South African veteran paddler and Berg River Canoe Marathon icon Giel van Deventer is reportedly missing and presumed to have drowned while taking part in a race on the Breede River on Saturday.
Van Deventer, 72, was paddling in a K2 with Lodewyk Rabie when they ran into trouble in a tree-block close to the race finish outside Swellendam and he disappeared underwater, the Berg River group said in a statement, as per African Insider.
“Race officials and police divers searched until dusk to try and locate him, without success, and returned on Sunday morning. The level of the already full Breede River had risen overnight making conditions for the search very difficult.
“It is now presumed that he has drowned. The search is ongoing,” reports quoted the statement.
Van Deventer held the record for most number of finishes in the tough Berg River Canoe Marathon, becoming the first person to earn fifty medals in 2021, and added another finish to his remarkable Berg CV in July this year.
“This tragedy has left a huge hole in Western Cape and South African canoeing,” said Canoeing South Africa president Kim Pople.
“Giel was a trailblazer, both on the Berg River Canoe Marathon and as a leading light in the masters paddling community.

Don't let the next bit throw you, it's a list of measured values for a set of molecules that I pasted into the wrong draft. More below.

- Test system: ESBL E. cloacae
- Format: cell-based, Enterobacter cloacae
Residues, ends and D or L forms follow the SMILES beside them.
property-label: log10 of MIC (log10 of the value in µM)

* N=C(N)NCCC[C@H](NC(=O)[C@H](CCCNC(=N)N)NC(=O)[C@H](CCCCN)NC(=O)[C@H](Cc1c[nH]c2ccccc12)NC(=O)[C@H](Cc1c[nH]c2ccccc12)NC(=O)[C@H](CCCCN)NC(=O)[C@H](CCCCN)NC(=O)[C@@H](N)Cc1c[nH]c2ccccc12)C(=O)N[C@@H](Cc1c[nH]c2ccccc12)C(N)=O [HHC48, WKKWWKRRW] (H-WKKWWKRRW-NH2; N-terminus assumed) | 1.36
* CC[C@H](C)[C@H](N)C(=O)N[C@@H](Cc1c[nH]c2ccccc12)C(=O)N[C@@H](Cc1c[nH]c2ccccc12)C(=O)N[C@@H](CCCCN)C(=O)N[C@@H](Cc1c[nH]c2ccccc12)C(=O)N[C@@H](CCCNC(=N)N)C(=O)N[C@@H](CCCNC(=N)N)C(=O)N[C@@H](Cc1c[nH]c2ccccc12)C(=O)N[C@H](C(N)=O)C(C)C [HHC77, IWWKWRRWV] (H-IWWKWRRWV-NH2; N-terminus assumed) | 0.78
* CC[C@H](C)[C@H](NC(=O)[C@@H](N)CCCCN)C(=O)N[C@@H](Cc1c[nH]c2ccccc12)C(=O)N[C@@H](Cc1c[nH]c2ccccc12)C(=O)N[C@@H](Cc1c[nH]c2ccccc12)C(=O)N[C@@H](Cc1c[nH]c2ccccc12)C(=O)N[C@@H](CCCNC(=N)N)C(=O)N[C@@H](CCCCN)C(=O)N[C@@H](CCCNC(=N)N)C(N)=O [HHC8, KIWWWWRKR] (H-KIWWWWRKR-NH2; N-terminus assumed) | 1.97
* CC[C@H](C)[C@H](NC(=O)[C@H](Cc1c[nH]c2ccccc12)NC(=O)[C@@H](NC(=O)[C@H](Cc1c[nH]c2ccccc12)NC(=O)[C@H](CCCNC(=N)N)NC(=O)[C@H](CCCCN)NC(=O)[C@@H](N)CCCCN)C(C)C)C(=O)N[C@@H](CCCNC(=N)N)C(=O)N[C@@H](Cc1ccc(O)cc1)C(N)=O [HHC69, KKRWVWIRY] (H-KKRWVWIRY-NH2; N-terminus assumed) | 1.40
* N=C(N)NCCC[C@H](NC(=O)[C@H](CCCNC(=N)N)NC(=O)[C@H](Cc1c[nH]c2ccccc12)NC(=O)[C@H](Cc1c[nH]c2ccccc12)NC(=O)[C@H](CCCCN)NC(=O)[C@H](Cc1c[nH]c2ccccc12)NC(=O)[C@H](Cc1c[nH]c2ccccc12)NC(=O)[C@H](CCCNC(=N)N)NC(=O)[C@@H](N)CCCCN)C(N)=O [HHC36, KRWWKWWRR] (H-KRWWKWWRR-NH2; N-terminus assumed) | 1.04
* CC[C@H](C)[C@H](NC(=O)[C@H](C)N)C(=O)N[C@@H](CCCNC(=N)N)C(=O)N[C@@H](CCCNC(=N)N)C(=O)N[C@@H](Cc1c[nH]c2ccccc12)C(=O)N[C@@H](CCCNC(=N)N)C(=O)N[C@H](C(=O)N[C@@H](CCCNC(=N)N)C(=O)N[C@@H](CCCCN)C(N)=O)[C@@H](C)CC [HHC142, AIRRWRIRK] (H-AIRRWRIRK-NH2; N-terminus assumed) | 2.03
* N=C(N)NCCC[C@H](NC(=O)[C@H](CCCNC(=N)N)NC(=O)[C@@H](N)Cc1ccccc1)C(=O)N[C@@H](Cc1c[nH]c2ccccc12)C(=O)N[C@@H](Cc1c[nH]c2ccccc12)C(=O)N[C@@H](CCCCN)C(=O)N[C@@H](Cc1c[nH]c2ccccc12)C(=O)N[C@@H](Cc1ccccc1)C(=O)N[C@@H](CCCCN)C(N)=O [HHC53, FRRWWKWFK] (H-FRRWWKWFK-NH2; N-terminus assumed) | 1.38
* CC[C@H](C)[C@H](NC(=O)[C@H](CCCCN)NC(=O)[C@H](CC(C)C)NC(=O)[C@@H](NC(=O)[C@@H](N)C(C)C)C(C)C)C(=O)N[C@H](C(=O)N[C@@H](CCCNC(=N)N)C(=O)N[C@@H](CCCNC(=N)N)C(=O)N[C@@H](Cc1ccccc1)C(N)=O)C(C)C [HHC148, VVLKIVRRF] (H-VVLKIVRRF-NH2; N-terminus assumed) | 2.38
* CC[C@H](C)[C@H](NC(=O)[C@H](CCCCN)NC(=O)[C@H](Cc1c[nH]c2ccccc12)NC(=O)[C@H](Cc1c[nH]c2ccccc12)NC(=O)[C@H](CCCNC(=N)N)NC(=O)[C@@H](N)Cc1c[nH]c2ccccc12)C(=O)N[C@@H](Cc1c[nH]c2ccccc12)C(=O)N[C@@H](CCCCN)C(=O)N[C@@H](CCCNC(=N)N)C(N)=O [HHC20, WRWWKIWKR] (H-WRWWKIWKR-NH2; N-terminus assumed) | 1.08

“His contribution off the water as a diligent and thorough statistician who kept track of every single paddler’s results in major events like the Berg and the Fish was remarkable,” she said.
In another statement on Monday, the Berg River group said that for many years, Van Deventer was one of the paddlers willing to spend long hours traversing sections of the upper river with a saw in his boat, cutting away tree-blocks and obstructions in the river.
“Off the water, his passion for the race combined with his fascination for statistics saw his produce many spreadsheets of statistics, including the definitive record of every single Berg final since the race’s inception in 1962.
“Van Deventer’s quick, impish grin masked a tough determination and perseverance. He raced the 1987 Berg four days after a hernia operation and completed the race in pain after repeatedly dealing with complications at each stage of the race.
“Even a stroke in his later years didn’t deter him, and he adapted his boat choices, paddling style and racing expectations to enable him to continue paddling on the Berg River,” read the statement.
Our thoughts and prayers are with van Deventer’s loved ones.
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